Where the Pim Hill Bullies are kept (12 photos)Monday, January 13, 2014 by: Darren Taylor
The Sault Ste. Marie Museum is a fascinating showcase of items that tells the story of Sault Ste. Marie through large, permanent exhibits as well as a multitude of smaller items on display.
A new addition to that vast collection of smaller items is a quaint souvenir album, donated to the Museum in December by a local citizen, which tells the story of a local hockey team in words and photographs from a bygone era.
The Pim Hill Bullies were lads who played on outdoor rinks in Sault Ste. Marie from 1930 to 1941, and, long before women's hockey came into its own, the team had a female version known as the Bullets.
Sault Ste. Marie Museum Director and Curator Kim Forbes (pictured) was performing final, careful preparation of the souvenir album before putting it into archival storage when SooToday.com visited the Museum Friday.
Forbes told us: "The album represents quite a significant little part of Sault Ste. Marie."
"It represents hockey, which of course is nothing new to Sault Ste. Marie, but it represents a time in the Sault's history when it was the era of the outdoor rink (before teams played in modern community centres)."
"There are a couple of photos of what they called "the new ice palace"…it was a new rink with a new shack that had been built," Forbes said.
The souvenir album contains photographs of the team and team members names are listed.
Forbes told us it is remarkable that "someone took the time and typed in some of the original history of the team and dated it by year."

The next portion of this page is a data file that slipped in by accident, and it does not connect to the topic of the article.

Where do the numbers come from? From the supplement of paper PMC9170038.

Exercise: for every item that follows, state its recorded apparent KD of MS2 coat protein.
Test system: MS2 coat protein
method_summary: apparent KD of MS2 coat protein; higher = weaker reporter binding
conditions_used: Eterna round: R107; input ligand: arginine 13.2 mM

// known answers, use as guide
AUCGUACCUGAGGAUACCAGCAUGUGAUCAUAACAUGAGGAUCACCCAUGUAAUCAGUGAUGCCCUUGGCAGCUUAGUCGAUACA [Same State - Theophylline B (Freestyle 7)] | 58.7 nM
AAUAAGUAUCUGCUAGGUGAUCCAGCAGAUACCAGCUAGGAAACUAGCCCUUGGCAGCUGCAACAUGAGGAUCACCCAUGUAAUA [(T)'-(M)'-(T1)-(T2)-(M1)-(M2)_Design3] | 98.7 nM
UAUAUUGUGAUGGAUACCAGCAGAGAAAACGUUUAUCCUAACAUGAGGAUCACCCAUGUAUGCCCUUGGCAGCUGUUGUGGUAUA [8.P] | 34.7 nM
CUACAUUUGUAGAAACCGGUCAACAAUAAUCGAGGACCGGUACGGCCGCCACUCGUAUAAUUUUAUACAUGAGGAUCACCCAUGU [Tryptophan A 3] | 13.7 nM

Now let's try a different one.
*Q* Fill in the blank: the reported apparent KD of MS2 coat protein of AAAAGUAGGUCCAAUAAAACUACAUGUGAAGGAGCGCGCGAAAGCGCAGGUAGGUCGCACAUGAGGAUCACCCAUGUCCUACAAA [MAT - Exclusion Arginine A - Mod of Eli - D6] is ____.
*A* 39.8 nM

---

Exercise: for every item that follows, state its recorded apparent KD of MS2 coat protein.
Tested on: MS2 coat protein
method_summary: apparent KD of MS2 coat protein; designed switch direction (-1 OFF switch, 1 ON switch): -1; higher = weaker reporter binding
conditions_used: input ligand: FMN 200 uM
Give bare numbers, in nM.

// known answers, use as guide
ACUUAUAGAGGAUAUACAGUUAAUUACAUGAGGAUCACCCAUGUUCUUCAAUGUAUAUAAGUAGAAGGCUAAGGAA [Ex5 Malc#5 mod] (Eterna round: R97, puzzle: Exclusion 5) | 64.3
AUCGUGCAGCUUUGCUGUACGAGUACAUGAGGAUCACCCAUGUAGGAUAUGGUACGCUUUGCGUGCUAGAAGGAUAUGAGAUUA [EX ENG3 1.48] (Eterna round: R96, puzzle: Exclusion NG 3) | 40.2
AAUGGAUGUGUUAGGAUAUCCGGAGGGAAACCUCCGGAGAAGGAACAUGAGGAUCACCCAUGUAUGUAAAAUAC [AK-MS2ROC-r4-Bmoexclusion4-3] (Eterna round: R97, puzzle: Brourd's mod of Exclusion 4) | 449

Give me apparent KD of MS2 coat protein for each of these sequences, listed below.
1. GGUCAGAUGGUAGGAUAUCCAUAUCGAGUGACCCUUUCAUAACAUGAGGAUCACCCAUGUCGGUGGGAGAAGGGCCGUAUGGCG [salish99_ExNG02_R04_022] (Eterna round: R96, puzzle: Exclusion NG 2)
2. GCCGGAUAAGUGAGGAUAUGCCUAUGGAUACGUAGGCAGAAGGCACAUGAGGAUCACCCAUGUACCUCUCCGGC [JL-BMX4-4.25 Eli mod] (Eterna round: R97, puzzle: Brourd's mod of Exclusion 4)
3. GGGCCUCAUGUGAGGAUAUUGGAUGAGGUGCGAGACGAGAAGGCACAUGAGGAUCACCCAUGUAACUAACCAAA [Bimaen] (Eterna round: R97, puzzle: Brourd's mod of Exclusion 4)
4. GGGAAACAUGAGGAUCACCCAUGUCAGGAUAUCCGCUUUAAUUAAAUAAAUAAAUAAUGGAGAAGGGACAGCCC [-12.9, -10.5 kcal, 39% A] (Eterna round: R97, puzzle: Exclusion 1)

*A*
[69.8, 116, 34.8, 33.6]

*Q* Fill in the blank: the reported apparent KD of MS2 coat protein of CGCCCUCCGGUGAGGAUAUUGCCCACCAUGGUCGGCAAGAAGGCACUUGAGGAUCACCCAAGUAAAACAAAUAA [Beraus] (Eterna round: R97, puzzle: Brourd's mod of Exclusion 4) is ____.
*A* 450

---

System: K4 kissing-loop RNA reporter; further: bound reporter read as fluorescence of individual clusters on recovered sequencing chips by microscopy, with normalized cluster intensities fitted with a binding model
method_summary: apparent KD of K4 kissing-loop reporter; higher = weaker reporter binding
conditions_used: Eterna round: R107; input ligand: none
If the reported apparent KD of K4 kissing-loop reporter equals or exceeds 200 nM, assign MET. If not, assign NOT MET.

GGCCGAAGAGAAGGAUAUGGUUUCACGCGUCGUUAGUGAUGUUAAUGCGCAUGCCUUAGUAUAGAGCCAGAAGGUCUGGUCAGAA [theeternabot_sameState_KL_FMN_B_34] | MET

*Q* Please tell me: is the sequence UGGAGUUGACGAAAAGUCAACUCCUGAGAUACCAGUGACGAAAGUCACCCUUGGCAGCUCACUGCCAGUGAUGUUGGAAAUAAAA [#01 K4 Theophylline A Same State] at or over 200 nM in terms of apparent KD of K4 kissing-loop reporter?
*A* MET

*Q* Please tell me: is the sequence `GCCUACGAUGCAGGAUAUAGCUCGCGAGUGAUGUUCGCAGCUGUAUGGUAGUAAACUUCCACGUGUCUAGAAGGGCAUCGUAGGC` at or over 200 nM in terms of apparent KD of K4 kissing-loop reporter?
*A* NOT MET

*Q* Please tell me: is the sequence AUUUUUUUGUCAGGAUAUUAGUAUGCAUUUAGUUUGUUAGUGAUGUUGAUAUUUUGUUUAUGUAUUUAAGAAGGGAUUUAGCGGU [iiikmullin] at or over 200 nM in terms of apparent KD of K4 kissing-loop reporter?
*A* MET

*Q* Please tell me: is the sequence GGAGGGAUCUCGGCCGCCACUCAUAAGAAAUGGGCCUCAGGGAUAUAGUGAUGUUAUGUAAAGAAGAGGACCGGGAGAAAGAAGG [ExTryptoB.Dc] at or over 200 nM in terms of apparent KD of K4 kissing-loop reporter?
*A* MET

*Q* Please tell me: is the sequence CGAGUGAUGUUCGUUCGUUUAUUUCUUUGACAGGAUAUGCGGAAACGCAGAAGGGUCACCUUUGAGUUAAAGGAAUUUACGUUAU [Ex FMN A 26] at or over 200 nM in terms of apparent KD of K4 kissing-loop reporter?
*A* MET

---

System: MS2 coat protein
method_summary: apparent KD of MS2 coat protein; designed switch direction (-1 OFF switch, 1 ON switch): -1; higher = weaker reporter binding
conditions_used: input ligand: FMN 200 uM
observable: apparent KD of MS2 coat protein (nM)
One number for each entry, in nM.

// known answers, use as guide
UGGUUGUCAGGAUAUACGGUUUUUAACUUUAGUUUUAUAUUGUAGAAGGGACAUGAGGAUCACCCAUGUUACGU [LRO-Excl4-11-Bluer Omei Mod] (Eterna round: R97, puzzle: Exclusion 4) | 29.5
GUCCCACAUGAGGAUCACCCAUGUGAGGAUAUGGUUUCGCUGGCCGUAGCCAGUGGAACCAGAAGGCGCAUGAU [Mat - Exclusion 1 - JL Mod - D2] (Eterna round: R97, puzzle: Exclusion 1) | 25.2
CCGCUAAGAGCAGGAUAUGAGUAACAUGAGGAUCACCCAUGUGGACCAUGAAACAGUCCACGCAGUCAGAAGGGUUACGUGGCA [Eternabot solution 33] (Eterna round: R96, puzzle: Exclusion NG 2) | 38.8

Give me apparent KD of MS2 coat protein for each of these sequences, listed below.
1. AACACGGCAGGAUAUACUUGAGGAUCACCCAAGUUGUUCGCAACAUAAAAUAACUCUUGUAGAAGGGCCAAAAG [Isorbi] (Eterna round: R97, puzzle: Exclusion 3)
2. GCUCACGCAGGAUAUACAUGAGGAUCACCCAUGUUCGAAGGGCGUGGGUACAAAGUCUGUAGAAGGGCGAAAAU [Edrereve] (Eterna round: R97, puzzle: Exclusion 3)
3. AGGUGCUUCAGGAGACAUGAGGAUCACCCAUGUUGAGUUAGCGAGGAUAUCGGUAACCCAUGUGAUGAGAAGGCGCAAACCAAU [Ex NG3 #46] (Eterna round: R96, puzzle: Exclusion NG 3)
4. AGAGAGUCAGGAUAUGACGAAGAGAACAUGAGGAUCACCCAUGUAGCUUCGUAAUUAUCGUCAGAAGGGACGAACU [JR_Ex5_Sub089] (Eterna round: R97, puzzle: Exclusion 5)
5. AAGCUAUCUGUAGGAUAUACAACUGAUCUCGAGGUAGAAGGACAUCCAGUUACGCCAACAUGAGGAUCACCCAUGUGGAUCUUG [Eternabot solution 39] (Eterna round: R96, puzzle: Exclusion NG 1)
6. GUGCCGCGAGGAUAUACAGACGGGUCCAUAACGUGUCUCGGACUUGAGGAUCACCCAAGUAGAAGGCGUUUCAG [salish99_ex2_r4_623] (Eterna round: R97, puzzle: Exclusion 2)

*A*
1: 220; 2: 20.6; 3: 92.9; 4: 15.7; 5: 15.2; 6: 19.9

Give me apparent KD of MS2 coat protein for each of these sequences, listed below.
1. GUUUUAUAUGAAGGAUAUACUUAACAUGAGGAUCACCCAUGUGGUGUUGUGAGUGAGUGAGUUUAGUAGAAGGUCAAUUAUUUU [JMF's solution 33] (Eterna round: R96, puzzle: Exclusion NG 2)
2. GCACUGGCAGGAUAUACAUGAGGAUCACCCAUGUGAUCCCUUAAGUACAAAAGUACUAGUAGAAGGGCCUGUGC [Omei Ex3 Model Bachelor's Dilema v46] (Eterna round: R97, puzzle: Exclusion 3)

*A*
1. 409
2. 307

"This team won championships and this little book captures life in the 1930s."
"That was the era of The Great Depression, and there was no money left after you put food on the table, so kids got together and made their own entertainment, so they got together and played, wore borrowed skates and equipment and had fun."
"It wasn't like the organized teams you see today, it was more for fun."
As for the female Bullets team, Forbes said: "It's interesting because today a lot of people think girls playing hockey is still quite a radical thing, and this proves there was a girls hockey team functioning and playing quite significantly in the city 80 years ago."
"This book captures a remarkable part of the Sault's history."
Forbes said the souvenir album will go on display but cannot be touched, as substances like oils from a person's skin will harm it.
Thanks to modern technology however, the album has been digitized.
"If someone wants to see it, they can give us a call and say 'I'd really like to come in and take a look at it,' and we'll set up a time for them to come in."
"They'll be able to come in to the office and sit down in front of the computer and they'll be able to see a digitized version of the whole book, page by page."
"A lot of people could have a connection to someone in this book…they may find a relative in this book."
Forbes said: " It's one of the things that relates specifically to the Museum's mandate of collecting and preserving the history of Sault Ste. Marie."
"Each item that comes in gives another glimpse into what life was like in Sault Ste. Marie at certain periods in time."
In regards to sports alone, there are many fascinating items on display at the Sault Ste. Marie Museum.
Check some of them out in our photo gallery, or better still, go to the Museum and view them.
There is something at the Sault Ste. Marie Museum to arouse anyone's historical curiosity, whether in sports or other areas.
View photo gallery for this story, click here.
To enjoy a three-part story written on the Bullies era, originally published by SooToday.com in December 2012 click the links below.